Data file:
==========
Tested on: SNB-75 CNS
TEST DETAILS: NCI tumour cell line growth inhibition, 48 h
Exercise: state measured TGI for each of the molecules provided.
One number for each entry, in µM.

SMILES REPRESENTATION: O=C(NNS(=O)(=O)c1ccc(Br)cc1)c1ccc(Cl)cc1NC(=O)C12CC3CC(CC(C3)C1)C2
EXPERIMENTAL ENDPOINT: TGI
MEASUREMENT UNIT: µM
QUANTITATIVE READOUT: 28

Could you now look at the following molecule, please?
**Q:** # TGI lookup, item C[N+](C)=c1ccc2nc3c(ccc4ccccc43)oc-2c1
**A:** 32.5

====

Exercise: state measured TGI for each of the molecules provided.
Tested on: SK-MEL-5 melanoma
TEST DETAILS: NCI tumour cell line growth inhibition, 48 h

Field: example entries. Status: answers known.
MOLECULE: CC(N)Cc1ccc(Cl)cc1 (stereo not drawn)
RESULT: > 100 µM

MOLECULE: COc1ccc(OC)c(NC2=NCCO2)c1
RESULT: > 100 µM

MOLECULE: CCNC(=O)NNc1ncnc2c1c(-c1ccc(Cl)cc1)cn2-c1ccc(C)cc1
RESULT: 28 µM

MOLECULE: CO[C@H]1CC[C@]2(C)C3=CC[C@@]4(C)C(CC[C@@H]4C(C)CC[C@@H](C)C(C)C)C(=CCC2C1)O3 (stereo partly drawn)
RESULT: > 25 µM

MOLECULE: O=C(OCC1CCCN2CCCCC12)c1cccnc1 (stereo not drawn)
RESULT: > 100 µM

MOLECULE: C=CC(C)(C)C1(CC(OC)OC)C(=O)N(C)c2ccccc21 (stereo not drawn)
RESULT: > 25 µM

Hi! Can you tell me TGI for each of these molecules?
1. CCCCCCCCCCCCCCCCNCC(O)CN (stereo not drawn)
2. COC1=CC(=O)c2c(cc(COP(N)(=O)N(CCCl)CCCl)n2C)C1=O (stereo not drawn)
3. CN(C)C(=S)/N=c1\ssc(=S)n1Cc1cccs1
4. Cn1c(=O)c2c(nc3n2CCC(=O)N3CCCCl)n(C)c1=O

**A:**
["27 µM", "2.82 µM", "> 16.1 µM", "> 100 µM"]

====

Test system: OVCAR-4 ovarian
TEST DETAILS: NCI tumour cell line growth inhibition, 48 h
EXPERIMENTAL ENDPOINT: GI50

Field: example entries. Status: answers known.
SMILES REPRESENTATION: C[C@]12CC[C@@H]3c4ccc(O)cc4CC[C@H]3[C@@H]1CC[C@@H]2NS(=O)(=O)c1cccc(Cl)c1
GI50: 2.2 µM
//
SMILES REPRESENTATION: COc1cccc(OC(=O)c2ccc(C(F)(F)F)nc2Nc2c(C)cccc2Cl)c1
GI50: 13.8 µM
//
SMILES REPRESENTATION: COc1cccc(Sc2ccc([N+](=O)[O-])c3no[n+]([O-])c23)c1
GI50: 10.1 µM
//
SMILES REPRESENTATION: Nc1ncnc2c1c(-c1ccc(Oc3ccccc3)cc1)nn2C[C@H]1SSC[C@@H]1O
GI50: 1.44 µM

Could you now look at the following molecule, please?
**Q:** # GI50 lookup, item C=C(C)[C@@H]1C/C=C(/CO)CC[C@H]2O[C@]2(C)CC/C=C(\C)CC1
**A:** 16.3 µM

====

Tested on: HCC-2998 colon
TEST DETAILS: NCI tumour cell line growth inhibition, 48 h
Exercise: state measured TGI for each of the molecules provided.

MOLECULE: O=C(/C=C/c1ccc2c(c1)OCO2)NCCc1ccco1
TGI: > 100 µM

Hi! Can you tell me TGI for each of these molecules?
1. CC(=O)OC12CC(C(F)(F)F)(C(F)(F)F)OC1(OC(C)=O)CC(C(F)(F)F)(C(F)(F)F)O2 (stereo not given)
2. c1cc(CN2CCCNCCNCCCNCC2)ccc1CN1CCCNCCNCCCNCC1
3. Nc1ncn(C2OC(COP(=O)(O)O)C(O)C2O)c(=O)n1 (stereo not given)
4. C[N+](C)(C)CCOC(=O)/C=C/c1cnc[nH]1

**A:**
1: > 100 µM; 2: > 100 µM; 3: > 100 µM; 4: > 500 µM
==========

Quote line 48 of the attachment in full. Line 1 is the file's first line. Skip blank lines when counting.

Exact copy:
GI50: 10.1 µM